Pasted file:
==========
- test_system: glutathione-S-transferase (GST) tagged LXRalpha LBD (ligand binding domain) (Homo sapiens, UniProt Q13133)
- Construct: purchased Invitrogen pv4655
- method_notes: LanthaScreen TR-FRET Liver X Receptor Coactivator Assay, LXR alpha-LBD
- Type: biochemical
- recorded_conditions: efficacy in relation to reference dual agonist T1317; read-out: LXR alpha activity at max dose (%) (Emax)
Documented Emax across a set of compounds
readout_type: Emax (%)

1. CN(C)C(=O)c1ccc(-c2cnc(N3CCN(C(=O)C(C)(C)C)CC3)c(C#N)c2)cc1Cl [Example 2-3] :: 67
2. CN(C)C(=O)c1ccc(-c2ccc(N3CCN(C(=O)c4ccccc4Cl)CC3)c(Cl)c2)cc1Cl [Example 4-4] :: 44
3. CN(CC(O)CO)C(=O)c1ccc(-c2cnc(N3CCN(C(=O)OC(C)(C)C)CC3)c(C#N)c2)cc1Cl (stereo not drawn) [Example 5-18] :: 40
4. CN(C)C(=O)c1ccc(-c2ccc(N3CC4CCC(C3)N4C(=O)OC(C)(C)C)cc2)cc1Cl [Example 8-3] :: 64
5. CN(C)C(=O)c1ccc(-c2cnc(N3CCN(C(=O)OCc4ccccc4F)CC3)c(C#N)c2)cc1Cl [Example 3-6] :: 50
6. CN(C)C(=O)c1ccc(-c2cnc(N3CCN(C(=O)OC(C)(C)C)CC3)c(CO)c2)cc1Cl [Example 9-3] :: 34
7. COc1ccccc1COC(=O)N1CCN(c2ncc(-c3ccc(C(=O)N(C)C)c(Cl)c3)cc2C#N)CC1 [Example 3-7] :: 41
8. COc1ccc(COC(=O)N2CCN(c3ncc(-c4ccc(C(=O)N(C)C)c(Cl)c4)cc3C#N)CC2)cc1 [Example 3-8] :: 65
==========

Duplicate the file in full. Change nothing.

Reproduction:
- test_system: glutathione-S-transferase (GST) tagged LXRalpha LBD (ligand binding domain) (Homo sapiens, UniProt Q13133)
- Construct: purchased Invitrogen pv4655
- method_notes: LanthaScreen TR-FRET Liver X Receptor Coactivator Assay, LXR alpha-LBD
- Type: biochemical
- recorded_conditions: efficacy in relation to reference dual agonist T1317; read-out: LXR alpha activity at max dose (%) (Emax)
Documented Emax across a set of compounds
readout_type: Emax (%)

1. CN(C)C(=O)c1ccc(-c2cnc(N3CCN(C(=O)C(C)(C)C)CC3)c(C#N)c2)cc1Cl [Example 2-3] :: 67
2. CN(C)C(=O)c1ccc(-c2ccc(N3CCN(C(=O)c4ccccc4Cl)CC3)c(Cl)c2)cc1Cl [Example 4-4] :: 44
3. CN(CC(O)CO)C(=O)c1ccc(-c2cnc(N3CCN(C(=O)OC(C)(C)C)CC3)c(C#N)c2)cc1Cl (stereo not drawn) [Example 5-18] :: 40
4. CN(C)C(=O)c1ccc(-c2ccc(N3CC4CCC(C3)N4C(=O)OC(C)(C)C)cc2)cc1Cl [Example 8-3] :: 64
5. CN(C)C(=O)c1ccc(-c2cnc(N3CCN(C(=O)OCc4ccccc4F)CC3)c(C#N)c2)cc1Cl [Example 3-6] :: 50
6. CN(C)C(=O)c1ccc(-c2cnc(N3CCN(C(=O)OC(C)(C)C)CC3)c(CO)c2)cc1Cl [Example 9-3] :: 34
7. COc1ccccc1COC(=O)N1CCN(c2ncc(-c3ccc(C(=O)N(C)C)c(Cl)c3)cc2C#N)CC1 [Example 3-7] :: 41
8. COc1ccc(COC(=O)N2CCN(c3ncc(-c4ccc(C(=O)N(C)C)c(Cl)c4)cc3C#N)CC2)cc1 [Example 3-8] :: 65